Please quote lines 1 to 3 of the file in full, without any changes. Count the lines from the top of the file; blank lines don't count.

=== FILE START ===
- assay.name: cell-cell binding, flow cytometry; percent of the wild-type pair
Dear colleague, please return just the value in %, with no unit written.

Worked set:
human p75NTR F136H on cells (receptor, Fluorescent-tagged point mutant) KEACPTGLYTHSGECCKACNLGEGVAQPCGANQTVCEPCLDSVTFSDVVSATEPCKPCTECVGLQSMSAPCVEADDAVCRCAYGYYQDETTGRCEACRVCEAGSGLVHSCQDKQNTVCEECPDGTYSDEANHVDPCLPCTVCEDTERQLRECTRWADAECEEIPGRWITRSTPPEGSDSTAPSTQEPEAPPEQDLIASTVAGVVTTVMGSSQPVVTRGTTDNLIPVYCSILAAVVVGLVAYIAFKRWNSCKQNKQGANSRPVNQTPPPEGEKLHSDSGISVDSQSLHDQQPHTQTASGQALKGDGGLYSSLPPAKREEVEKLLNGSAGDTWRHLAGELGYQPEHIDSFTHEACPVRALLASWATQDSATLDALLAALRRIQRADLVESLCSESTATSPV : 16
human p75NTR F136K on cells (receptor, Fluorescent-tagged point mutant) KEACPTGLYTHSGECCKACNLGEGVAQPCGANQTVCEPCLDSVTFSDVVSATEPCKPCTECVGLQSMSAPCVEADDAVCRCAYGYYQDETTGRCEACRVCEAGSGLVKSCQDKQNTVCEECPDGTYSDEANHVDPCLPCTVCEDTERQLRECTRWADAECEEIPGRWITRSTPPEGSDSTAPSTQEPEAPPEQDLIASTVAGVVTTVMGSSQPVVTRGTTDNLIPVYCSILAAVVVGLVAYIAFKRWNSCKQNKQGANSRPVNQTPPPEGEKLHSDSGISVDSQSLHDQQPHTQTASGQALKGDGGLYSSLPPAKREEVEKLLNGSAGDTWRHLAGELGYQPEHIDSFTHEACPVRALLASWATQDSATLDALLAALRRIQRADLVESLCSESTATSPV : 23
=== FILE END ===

- assay.name: cell-cell binding, flow cytometry; percent of the wild-type pair
Dear colleague, please return just the value in %, with no unit written.

Worked set: